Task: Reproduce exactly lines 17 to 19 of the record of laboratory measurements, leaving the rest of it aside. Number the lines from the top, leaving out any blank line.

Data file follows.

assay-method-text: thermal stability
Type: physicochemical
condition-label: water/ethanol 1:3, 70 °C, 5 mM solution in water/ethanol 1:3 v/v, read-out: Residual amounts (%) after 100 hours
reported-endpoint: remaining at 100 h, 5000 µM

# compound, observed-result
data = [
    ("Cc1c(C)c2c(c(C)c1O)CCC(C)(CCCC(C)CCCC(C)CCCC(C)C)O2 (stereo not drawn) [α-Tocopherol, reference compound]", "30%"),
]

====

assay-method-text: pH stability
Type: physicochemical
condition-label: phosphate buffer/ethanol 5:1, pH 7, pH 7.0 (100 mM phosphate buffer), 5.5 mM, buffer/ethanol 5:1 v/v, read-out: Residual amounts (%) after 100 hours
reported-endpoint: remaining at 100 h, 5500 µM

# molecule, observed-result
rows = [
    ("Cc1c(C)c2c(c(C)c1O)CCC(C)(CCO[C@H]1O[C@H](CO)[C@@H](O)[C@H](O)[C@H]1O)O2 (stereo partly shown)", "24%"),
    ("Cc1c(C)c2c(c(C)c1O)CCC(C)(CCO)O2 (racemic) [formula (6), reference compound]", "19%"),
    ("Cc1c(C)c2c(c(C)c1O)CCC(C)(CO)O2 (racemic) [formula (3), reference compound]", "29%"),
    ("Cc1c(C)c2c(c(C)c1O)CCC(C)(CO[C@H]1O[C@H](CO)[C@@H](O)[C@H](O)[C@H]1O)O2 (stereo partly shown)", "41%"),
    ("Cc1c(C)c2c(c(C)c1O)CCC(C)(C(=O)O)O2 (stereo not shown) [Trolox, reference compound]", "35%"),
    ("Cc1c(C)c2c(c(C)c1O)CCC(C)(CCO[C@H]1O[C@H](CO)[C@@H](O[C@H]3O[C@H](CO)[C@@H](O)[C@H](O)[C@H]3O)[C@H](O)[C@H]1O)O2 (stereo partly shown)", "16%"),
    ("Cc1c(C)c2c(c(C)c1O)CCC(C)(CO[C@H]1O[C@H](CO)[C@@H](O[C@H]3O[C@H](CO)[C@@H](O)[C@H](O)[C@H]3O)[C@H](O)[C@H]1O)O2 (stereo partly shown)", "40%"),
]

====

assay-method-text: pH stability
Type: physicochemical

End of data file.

    ("Cc1c(C)c2c(c(C)c1O)CCC(C)(CCO)O2 (racemic) [formula (6), reference compound]", "19%"),
    ("Cc1c(C)c2c(c(C)c1O)CCC(C)(CO)O2 (racemic) [formula (3), reference compound]", "29%"),
    ("Cc1c(C)c2c(c(C)c1O)CCC(C)(CO[C@H]1O[C@H](CO)[C@@H](O)[C@H](O)[C@H]1O)O2 (stereo partly shown)", "41%"),